(Reuters) – Israeli threats to attack Iran’s nuclear sites are the harmless barking of a dog, Iran’s military said on Thursday, marking the last Army Day ceremony of Mahmoud Ahmadinejad’s presidency with trademark acerbic rhetoric against the Jewish state.
Ahmadinejad, who steps down at elections in June after eight years at the helm of the Islamic Republic’s government, has used the podium at previous Army Day parades to lash out at the United States and its allies.
On Thursday Ahmadinejad confined himself to praise of the country’s armed forces, and it was Iran’s ground forces commander Ataollah Salehi spoke up against Iran’s sworn foe.
“A dog does nothing more than bark and we have no confidence in these threats,” Iran’s state news agency (IRNA) quoted him as saying.
With little progress reported at talks this month between Iran and world powers, Israel has reiterated that it reserves the right to resort to military operations to stop what is says it Iran’s attempt to build nuclear weapons.
Iran has responded to Israel’s threat with regular combat drills, announcements of new advances in military technology and threatening statements of its own.
Iran denies it is seeking nuclear arms and says its atomic work is peaceful and aimed at generating electricity.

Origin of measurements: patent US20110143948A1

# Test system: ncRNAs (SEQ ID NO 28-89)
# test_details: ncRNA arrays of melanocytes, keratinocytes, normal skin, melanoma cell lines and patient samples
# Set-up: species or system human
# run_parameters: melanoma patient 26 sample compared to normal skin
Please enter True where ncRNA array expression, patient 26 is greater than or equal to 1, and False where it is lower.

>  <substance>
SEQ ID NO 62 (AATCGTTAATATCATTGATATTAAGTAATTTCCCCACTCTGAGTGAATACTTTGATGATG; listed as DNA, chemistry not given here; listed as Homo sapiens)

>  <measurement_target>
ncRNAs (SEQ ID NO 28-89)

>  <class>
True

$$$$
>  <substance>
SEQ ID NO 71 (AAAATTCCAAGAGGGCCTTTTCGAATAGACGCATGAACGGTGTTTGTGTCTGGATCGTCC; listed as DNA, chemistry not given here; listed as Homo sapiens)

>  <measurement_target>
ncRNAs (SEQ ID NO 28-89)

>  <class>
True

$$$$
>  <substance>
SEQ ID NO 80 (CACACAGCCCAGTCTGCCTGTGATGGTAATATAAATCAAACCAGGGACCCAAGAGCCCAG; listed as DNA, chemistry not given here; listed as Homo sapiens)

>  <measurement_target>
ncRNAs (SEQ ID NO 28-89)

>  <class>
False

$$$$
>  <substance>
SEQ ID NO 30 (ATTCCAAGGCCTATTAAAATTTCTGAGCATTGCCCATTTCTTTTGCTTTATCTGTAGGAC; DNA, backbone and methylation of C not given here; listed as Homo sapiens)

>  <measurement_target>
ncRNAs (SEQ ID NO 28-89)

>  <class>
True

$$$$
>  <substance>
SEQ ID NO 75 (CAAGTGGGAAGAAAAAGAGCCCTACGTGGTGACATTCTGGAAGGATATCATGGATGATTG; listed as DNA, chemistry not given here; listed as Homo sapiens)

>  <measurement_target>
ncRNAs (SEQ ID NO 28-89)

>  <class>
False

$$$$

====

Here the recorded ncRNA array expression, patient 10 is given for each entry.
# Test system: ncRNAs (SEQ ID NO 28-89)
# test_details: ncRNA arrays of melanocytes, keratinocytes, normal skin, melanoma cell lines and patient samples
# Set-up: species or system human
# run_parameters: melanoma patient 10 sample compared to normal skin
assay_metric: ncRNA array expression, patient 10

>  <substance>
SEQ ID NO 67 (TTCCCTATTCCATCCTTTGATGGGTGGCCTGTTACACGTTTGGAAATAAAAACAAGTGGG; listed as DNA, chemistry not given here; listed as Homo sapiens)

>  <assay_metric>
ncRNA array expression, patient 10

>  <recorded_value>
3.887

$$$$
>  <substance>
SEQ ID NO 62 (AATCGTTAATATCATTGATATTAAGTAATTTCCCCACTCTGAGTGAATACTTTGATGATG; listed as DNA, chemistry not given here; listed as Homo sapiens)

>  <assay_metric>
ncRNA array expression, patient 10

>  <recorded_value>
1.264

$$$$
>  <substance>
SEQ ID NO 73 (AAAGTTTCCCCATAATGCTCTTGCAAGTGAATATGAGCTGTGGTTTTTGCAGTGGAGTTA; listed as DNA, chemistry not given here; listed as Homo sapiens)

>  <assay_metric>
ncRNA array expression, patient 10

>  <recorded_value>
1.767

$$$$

Ayatollah Ali Khamenei, who as commander in chief has ultimate authority over the armed forces, said last month the Islamic Republic would raze the Tel Aviv and Haifa to the ground if Israel “made the slightest mistake”.
New hardware unveiled in Thursday’s parade included a radar-evading attack drone, called Sarir, and updates to its air defense systems. The Iranian air force also put on display an air-refueling maneuver by Russian-made Sukhoi 24 fighter jets, Fars news agency reported.
Iranian officials regularly emphasize the country’s ability to develop and construct its own military hardware and announce sophisticated new equipment but Western analysts say their real capabilities cannot be independently verified.
“Iran does a good job of advertising its equipment for deterrence purposes,” said Michael Elleman, a missile expert at the Bahrain offices of Britain’s International Institute of Strategic Studies (IISS).
“There is a fair bit of exaggeration that accompanies claims but they’ve been very innovative and increasingly self-sufficient and have also shown their ability to leverage technology from places like China.
“In terms of capability or accuracy, that’s where they make wild claims,” he said.
Sanctions have prevented the Islamic Republic from buying U.S. and European weaponry, and so the basis of Iran’s military hardware remains U.S. and Soviet equipment purchases made by the Shah of Iran before the 1979 revolution.
It still boasts active U.S. fighter jets – F-4, F-14 Topcat and Chinook CH-47 helicopters.
Commanders have resorted to reverse engineering hardware to produce indigenous versions of equipment.
Its Saeqeh fighter jet is derived from the U.S. Northrop F-5, its Zulfiqar battle tank that incorporates design from Soviet and U.S. tanks, and the Toufan 2 attack helicopter is based on the U.S. Bell AH-1 Cobra.
According to the IISS Military Balance 2013 reference book, Iran boasts 523,000 active armed forces personnel and 350,000 reservists.
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